Skrillex, Disclosure And Pretty Lights Talk Merging Hip-Hop With Electronic Music

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When A$AP Rocky dropped the third single off his debut album Long.Live.A$AP in January 2013, most people saw the name Skrillex on the duo’s song “Wild For The Night” and responded skeptically. The dubstep DJ was coming off a year where he had been nominated for Best New Artist at the Grammys, and was about to win his fourth, fifth and sixth Grammys at the award show that next month, weeks after Rocky’s album dropped, making the collaboration have the feel of one of those strike-while-the-iron’s-hot moments of a rapper jumping on a trend because it’s hot. But when the song dropped, the collaboration all of a sudden made sense, with Rocky hopping all over Skrillex’s electro-infused mania and making it work.

The track wound up being the most high-profile of a string of new collaborations between the hip-hop and electronic spheres, though by no means the only one. The relationship between the hip-hop and electronic worlds is a close one—they both are, at their core, dance and party music—and the space between the two is evaporating quickly. Longtime Shady Records producer Green Lantern has been stepping into the electronic space more and more in the past few years, with Just Blaze following close behind, collaborating with Baauer and headlining this year’s Holy Ship! festival.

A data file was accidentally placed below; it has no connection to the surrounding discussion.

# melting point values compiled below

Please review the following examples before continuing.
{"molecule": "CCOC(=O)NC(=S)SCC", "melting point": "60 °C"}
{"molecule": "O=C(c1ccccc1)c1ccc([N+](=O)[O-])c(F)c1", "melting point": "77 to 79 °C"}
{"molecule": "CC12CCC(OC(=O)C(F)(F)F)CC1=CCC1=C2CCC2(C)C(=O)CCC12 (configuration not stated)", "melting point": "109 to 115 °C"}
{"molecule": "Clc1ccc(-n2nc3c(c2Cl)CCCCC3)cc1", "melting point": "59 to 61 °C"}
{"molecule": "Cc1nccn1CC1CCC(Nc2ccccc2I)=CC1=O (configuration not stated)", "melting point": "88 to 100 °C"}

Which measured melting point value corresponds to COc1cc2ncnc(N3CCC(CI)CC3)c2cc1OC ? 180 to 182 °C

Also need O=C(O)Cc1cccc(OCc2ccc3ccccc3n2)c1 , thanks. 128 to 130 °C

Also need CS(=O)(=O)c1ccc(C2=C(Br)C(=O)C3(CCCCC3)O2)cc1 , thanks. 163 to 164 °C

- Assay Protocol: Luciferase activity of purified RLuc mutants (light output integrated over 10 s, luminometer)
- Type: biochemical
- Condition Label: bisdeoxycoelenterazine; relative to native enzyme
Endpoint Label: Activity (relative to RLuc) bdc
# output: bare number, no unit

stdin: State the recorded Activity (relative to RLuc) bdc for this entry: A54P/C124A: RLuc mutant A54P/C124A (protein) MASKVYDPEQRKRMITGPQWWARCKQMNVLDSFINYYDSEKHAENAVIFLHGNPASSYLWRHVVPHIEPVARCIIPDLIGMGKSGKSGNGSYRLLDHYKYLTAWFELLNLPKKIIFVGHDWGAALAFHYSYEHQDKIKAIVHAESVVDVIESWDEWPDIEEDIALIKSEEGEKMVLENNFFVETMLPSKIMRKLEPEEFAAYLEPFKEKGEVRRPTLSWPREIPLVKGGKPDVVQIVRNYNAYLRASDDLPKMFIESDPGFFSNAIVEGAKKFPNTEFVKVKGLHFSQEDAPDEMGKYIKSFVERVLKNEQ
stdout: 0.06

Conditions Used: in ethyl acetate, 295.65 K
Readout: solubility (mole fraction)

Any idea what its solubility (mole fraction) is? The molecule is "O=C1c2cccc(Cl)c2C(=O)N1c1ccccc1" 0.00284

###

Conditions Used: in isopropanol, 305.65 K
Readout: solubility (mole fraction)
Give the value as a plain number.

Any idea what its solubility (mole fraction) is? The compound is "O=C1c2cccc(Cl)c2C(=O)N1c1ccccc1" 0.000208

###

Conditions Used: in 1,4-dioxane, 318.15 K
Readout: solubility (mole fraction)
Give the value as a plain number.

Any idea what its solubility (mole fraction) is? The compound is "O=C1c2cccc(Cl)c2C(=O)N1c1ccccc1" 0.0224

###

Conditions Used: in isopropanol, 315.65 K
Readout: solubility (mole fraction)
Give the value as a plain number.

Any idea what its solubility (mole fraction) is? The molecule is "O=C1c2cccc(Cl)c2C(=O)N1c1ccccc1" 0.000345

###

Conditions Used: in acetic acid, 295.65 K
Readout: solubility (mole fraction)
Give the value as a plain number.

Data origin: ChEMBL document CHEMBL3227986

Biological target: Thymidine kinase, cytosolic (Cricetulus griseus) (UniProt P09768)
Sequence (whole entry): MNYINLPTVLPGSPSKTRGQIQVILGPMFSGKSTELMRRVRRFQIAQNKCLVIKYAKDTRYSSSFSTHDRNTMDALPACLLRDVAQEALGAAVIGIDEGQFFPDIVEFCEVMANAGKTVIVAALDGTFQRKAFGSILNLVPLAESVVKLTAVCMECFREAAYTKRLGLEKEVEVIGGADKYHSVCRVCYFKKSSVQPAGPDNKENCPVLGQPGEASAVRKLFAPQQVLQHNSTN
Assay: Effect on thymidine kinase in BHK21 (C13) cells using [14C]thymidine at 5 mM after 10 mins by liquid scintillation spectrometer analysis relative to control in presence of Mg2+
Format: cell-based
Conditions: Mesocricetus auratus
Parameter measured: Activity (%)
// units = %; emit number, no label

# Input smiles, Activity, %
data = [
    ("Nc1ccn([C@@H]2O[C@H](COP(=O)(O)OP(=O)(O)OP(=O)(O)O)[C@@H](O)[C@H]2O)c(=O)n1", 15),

On the other side, Skrillex had been in the studio with Kanye working on Yeezus in the summer of 2012, Diplo has worked with Snoop Dogg and Kid Cudi, British duo Disclosure just dropped a track with Bishop Nehru and A-Trak is releasing an EP with Cam’ron in the next few months. And then in the middle is Pretty Lights, the producer and DJ who has been making hip-hop-tinged electronic music since the mid-2000s, recently including Talib Kweli and Eligh on his latest album. Even Waka Flocka has gotten into the game, announcing an EDM album titled Flockaveli Psychotics and touring with Steve Aoki and Borgore.

“It’s not really that different, other than you’re working with vocalists,” Skrillex says about the combination of the two styles. “As far as the medium in which we produce, it’s the same exact thing. We’re all using samples, we’re all using computers, we’re all using beats.”

With that in mind, XXL spoke to Skrillex, Disclosure’s Guy Lawrence, and Pretty Lights in separate interviews to get their takes on the merging of electronic and hip-hop music, rappers embracing new types of beats, and the dwindling middle ground between the two. Fast forward. —Dan Rys (@danrys)

  • S∆M $∆†URD∆Y

    Big Boi did it before Rocky.